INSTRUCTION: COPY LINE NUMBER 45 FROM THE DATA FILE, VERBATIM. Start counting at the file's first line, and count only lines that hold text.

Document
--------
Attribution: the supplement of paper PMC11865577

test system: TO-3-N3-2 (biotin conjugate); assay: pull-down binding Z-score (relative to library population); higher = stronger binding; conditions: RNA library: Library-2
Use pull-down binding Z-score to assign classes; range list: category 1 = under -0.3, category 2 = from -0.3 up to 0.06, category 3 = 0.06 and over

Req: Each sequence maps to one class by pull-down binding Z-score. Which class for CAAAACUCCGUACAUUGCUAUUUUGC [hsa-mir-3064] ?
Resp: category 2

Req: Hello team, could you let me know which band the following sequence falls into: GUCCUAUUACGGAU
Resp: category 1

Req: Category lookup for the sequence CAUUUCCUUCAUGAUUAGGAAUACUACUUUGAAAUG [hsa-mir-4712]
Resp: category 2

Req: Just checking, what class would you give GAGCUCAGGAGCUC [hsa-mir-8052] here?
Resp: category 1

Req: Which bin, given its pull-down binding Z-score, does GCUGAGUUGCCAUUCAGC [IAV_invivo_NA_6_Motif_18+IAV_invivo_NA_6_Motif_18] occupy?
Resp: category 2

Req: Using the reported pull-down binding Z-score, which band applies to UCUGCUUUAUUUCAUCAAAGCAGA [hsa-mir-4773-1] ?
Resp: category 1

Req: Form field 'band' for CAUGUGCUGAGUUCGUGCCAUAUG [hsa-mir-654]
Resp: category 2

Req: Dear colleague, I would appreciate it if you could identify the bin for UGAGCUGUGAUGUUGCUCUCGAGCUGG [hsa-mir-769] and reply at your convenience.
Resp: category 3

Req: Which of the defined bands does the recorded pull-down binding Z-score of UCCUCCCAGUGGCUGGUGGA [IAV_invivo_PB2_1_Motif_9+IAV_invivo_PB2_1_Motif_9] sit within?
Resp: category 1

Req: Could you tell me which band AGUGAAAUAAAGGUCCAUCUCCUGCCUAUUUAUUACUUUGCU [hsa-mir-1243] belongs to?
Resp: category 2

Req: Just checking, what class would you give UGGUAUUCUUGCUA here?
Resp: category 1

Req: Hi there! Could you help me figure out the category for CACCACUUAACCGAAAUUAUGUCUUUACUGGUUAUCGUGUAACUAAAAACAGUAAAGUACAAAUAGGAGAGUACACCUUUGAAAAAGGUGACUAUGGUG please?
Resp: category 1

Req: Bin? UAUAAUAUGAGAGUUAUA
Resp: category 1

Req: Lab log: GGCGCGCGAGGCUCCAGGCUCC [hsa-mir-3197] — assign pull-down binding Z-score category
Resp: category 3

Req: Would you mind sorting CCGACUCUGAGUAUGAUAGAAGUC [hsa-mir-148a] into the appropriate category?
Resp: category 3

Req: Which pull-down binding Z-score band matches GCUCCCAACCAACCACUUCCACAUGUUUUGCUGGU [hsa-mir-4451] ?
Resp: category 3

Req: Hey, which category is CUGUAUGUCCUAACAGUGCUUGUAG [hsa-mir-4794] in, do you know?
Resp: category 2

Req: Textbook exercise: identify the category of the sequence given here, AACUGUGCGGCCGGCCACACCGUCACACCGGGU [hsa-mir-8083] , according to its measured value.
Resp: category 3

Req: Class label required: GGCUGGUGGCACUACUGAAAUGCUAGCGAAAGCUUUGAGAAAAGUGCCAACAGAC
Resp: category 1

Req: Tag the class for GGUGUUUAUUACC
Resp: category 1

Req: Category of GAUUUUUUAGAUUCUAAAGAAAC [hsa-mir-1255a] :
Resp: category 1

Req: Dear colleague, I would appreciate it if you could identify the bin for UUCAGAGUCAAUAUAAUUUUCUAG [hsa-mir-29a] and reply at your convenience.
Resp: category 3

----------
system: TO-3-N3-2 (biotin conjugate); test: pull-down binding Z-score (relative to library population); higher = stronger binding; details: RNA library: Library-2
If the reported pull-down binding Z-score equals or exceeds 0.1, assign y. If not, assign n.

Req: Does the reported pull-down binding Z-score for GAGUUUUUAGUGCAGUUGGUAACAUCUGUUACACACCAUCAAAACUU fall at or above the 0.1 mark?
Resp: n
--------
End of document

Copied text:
Resp: category 1